It’s no surprise that the most popular times for studios and gyms to offer promotions are the New Year and summertime. There’s good reason for this, but it also means there’s a lot of competition. Here, we share some creative tips for offering promotions — without devaluing your brand — to take advantage of the marketing calendar year-round.

Team Up with Local Charities

Local nonprofits host galas and other fundraising events that are great opportunities for you to offer promotions or specials. They often have hundreds of attendees, many of whom have likely not heard of your studio or gym. Do some research into the largest annual charity events in your city with silent auctions and inquire about donating a basket which includes merch, some branded products, a few free classes, and a special for signing on for a membership after.

Also, incentivize signups on holidays by donating a percentage of the new members’ fees, say their first month of dues, to a related cause. For example, on Veterans Day you can partner with Hope for the Warriors. On International Women’s Day, you might consider donating to Planned Parenthood. Tag these organizations, many of which have significant social followings, in your online posts about the specials so they can share with their audience.

There are also times throughout the year where particular causes are trending and people are more inclined to spend money on services that are donating a percentage of their proceeds. If there’s a natural disaster somewhere, join up with your local Red Cross. Or take advantage of political momentum like BandCamp recently did when they donated 100% of their earnings for 24 hours in response to President Donald Trump’s immigration ban. Don’t forget to promote the effort on social media with hashtags trending around the issue.

Stay Consistent

Instead of just competing with other gyms and studios in January, consider trying to get a boost in membership before or after the New Year. You can offer a free week or of classes for a nonmember when a member writes a Google or Yelp review, or checks-in on Foursquare or Facebook. You can promote this in November and early December as a limited-time only holiday special.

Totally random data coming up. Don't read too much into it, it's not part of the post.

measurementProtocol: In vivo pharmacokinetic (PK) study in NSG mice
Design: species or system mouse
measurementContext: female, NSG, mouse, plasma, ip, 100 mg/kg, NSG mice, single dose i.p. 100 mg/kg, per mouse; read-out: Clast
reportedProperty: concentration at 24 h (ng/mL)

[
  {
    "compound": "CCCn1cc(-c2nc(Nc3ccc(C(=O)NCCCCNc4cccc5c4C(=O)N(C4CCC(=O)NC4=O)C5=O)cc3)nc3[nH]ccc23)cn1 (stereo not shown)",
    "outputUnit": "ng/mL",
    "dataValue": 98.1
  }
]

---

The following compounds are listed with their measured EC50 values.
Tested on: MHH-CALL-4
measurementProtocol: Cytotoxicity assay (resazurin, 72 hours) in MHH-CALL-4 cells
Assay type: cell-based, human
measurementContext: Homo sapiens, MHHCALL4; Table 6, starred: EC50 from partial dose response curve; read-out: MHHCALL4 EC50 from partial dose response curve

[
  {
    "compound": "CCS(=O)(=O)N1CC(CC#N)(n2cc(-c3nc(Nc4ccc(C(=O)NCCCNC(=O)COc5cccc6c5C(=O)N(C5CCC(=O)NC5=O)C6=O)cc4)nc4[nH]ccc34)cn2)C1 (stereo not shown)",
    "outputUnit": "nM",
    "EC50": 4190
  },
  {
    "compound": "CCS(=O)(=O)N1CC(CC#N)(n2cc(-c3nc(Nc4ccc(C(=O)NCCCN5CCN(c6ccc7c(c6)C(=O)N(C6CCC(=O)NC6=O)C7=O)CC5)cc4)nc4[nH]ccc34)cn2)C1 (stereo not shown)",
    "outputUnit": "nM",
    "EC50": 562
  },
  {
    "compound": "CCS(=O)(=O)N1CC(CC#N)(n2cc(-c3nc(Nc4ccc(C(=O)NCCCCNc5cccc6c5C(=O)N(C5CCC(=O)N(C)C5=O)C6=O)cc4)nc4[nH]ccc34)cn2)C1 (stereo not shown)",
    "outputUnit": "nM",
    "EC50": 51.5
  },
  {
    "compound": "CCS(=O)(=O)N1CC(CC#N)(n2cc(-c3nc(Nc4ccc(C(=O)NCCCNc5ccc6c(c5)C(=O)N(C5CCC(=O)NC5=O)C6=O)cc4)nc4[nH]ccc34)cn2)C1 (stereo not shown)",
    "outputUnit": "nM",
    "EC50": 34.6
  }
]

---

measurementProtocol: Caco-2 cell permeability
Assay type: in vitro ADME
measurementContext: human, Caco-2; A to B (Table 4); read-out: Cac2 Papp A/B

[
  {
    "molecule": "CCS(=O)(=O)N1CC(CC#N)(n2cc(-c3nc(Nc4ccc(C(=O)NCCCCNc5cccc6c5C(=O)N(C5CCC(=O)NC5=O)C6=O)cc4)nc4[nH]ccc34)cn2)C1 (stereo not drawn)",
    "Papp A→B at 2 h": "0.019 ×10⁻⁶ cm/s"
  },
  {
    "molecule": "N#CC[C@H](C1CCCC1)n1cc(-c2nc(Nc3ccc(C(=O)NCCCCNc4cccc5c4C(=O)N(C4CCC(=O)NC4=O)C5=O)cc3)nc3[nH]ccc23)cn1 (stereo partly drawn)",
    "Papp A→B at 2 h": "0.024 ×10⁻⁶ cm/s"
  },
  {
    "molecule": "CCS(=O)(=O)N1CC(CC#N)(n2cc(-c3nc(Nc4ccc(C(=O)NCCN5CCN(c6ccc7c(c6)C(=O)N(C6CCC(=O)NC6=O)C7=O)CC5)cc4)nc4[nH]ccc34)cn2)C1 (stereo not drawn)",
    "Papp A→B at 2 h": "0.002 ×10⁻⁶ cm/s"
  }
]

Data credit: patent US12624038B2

Muscle Up Marketing Senior Consultant David Vail also recommends keeping the marketing campaigns going when other clubs in your area slow down. You’re most likely, he says, to get clients if you’re not just investing a lot during particular times of year, but you are running promotions, sending emails, posting on Facebook, and sending deals in the mail often. “It’s about marketing on a consistent basis,” Vail says. “If you’re on a low budget, you just do it the old school way. Go out to community events, have your employees pass out flyers, go everywhere the people are.”

Marketing consultant Bedros Keuilian agrees. There’s no such thing as running too many specials. He did say, though, that he thinks August is a good time to snag new clients as there’s less competition when many studio owners head out of town.

Offer Exclusive Challenges

Clients who are looking to get in shape love programs that have a clear goal and end date because it gives them something to work toward. A great time to run these specials is from January to the beginning of summer. As you know, many people commit to getting back to the gym for their New Year’s resolutions, but they’re concerned they won’t be able to stick with it. A six-month boot camp will keep them committed, but it will also give them long enough to get used to coming to your studio so they’re more likely to become a member when it’s over. Many studios also use challenges to promote and encourage user attendance during low-traffic months.

To ensure success with your challenges, in addition to setting a time frame, Keuilian recommends promising a clear and manageable result for clients who sign up. “Back this up with testimonials,” he said, “and you’re golden.”

If you have any corporate clients or relationships with local businesses, you can also consider approaching them about participating in a friendly competition with one another for the challenge. Whoever loses the most weight cumulatively wins.

Keep Track of Your Expiring Specials

Keeping members is just as important as getting new ones. A lot of times a new client will stop attending the studio simply because the promotion they signed up for expired.

Train your staff to take note of when someone’s contract is about to end. For example, has a client taken four out of their five discounted classes already? If so, your employee at the front desk should inquire about what they intend to do once they’ve taken their fifth class. If they seem unsure, talk to them about why. Maybe you can offer them a student discount, or maybe their company would be interested in building a relationship so you can provide an employee rate.

Jim Thomas, founder of Fitness Management USA, warns about offering too many discounts without the security that they will pay off. He says try to get people to sign up for longer trial periods initially. This helps lower your customer acquisition costs by encouraging more usage at your studio, which increases the likelihood someone will return. He wouldn’t, for example, recommend waiving the enrollment fee for just a month-long commitment.

Thomas says the most important thing for retaining clients after specials end is to make sure you’re addressing their particular fitness needs. This applies to prospective members too. When someone inquires about your studio, don’t just give them a tour, talk to them about their goals. “You have to know how to get people in the door,” says Thomas. “But you also have to know how to properly guide them to become a member.”